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Analysing social policy concepts and languageComparative and Transnational Perspectives$
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Daniel Béland and Klaus Petersen

Print publication date: 2014

Print ISBN-13: 9781447306443

Published to Policy Press Scholarship Online: September 2014

DOI: 10.1332/policypress/9781447306443.001.0001

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Conceptual development of welfare and social policy in Japan

Conceptual development of welfare and social policy in Japan

Chapter:
(p.193) TEN Conceptual development of welfare and social policy in Japan
Source:
Analysing social policy concepts and language
Author(s):

Toshimitsu Shinkawa

Yuki Tsuji

Publisher:
Policy Press
DOI:10.1332/policypress/9781447306443.003.0011

This chapter analyzes the development of social policy language in postwar Japan. In the reconstruction era following the end of the World War II, welfare bureaucrats and experts called for a universal welfare state, but institutional legacies and partisan politics (politics of credit-claiming) developed occupationally fragmented social insurance programs complemented by firm specific welfare. The welfare state, however, remained a goal to attain during the period of rapid economic growth. The end of “Golden Thirty Years” changed the image of the welfare state drastically in Japan. The welfare state was criticized as a main cause of the so-called “European” or “English” disease, which meant economic stagnancy with big government. To avoid the “disease,” the Japanese-style welfare society was formulated as a goal of welfare policy. The Japanese-style welfare society was renamed as a welfare society with economic viability, which was employed efficiently in the administrative reform of the 1980s to review social security programs and restrain social spending. In the 1990s, gender equality became a key term to promote women’s labor-force participation and expand family care support programs. Entering in our new century, the idea of structural reform dominated political discourse.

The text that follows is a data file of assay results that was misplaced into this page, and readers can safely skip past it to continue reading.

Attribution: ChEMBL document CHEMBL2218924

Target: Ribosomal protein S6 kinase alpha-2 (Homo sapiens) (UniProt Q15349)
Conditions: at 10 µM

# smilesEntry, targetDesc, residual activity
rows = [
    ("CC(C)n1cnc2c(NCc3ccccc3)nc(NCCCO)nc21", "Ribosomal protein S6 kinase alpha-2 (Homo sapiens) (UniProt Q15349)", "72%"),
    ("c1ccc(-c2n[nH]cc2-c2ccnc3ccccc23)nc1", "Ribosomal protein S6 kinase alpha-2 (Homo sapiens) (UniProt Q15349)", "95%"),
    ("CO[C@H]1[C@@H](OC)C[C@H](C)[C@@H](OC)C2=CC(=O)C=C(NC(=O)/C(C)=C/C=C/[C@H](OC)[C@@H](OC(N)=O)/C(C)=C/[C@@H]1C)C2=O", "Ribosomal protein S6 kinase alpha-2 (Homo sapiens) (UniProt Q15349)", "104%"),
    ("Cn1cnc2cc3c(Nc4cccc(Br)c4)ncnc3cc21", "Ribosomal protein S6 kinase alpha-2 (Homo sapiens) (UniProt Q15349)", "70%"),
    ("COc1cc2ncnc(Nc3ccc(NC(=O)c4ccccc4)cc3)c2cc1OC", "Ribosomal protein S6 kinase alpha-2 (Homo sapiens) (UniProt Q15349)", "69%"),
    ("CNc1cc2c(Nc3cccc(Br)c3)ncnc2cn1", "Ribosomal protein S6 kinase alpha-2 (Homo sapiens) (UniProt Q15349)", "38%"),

Keywords:   Japan, Japanese-style welfare state, welfare state, welfare society, social policy, administrative reform, structural reform, gender equality

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